The time-weighted rate of return ignores all contributions and withdrawals from the portfolio.  In the example above, the investor’s bad luck or timing had no effect on their return. The calculation basically assumes that they invested $1 at the beginning of the period (with no further contributions or withdrawals). This method is ideal for comparing managers or funds to benchmark indices.

The CSA has stood firm on their decision, so it is up to advisors to familiarize themselves with both methods so they can explain them to their clients. In order to help with this task, I’ve posted several rate of return calculators (in the Calculators section of the blog) that use the Modified Dietz method (an approximate time-weighted rate of return). This will allow advisors and clients to calculate a more appropriate return for benchmarking purposes.

1 MWRR =

Source:  Weigh House Investor Services:  Calculate Your Portfolio’s Return

2 TWRR = [(1 + 0.13) × (1 + 0.27) × (1 + 0.17) × (1 + 0.09) × (1 + (-0.33))](1/5) – 1 = 4.16%

By: Justin Bender with 4 comments.
  10/02/2015 9:44:23 AM
Justin Bender
@Stan Huang - you can use a monthly Modified Dietz method for most months, and then calculate a daily value for months in which a large contribution/withdrawal is made.

I've illustrated an example of the limitation of a TWR in the blog post above. The investor lost money in reality, but their TWR would suggest that they made money.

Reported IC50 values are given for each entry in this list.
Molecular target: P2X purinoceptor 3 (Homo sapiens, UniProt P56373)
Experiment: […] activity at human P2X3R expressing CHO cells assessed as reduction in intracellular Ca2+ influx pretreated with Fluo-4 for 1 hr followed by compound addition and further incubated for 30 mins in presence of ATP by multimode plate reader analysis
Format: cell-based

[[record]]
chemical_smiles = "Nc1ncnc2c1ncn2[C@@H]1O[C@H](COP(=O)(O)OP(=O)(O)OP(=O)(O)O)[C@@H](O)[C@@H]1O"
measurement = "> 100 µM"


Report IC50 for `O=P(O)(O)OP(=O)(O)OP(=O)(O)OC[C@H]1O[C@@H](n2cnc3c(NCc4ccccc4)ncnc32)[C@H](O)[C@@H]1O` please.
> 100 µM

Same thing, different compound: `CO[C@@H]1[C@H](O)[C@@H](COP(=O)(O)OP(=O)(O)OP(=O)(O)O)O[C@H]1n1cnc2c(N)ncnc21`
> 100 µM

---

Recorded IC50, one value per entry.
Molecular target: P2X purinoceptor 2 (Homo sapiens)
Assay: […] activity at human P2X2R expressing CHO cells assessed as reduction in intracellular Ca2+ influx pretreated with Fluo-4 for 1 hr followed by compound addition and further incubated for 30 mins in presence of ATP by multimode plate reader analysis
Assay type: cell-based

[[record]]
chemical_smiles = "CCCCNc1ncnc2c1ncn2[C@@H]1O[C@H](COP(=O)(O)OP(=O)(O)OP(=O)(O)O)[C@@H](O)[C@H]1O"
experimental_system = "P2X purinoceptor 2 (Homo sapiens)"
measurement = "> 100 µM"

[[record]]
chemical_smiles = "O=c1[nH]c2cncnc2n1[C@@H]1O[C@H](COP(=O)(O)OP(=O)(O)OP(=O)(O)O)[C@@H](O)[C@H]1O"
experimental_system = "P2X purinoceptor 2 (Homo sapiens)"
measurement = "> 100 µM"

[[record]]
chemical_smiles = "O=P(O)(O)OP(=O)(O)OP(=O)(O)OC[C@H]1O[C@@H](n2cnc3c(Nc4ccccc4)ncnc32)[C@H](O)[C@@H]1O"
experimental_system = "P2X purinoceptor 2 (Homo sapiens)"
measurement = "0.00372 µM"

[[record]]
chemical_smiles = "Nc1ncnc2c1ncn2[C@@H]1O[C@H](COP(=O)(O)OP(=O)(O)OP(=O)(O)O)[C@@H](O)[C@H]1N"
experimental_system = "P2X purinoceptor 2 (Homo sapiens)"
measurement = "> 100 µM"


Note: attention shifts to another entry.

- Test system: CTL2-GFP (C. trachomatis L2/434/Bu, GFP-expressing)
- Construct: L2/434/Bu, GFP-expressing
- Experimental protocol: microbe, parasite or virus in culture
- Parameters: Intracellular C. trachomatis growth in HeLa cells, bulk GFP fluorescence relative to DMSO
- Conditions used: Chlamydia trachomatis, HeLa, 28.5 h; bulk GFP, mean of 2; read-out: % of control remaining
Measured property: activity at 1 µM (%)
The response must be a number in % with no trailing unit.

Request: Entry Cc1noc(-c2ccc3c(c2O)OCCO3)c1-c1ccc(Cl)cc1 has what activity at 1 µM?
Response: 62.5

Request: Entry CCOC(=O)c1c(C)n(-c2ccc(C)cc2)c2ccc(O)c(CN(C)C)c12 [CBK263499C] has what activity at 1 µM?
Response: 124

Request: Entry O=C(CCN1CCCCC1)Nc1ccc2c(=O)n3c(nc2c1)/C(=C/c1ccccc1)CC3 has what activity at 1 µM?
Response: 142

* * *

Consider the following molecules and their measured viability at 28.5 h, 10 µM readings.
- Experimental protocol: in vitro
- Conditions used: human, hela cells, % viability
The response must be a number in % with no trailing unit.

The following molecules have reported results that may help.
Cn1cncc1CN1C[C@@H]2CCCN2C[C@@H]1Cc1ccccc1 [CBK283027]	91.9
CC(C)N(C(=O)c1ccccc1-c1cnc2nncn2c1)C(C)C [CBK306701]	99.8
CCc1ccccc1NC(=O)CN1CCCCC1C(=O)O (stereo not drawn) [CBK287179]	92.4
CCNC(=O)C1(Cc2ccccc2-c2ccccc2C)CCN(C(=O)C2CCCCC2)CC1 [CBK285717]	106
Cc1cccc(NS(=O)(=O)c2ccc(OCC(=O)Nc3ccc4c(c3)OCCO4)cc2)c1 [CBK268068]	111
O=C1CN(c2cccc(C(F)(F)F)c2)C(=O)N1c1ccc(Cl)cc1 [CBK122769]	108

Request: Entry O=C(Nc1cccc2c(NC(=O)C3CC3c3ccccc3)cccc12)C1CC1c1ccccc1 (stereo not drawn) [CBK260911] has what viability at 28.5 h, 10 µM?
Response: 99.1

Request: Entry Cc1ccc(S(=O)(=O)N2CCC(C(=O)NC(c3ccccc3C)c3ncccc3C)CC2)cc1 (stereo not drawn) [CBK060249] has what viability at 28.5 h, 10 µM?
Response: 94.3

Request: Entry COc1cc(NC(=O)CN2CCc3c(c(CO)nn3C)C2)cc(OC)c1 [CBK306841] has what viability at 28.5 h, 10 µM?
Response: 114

10/02/2015 1:46:58 AM
Stan Huang
Thanks for the quick response.
Can you still use less frequent valuation periods (monthly), as long as you perform the pre/post cash flow valuation the day of?

On a side note, I can't seem to find any limitations on TWR calculations - are there any that you've experienced?
Particularly, high volatility, large cash flows (as a % of portfolio) effects.
I was thinking about this the other day. Consider a $100k portfolio that drops to $50k 6 months later. Another $50k is added to the portfolio, bringing it back to $100k. 6 months later (end of December), portfolio value doubles to $200k.
The TWR calculation for 1 year would be effectively zero (0.5*2)-1 = 0.
However, MWR would be around 40% or so. (portfolio value +$50k at the end)
Is it fair to say the return was zero? Or should it be weighted somehow (similar to weighting asset class returns in a portfolio)
  09/02/2015 10:14:43 AM
Justin Bender
@Stan Huang - they should likely be using a "true" time-weighted rate of return, which would require daily portfolio valuations (this is how mutual funds calculate their returns).
  08/02/2015 7:32:11 PM
Stan Huang
Hi Justin,

Great article. Which return calculation should an advisor use if there were significant client cash flows during the measurement period?
For example, from $100 to $900k ($800k inflow), which distorts the MWR significantly?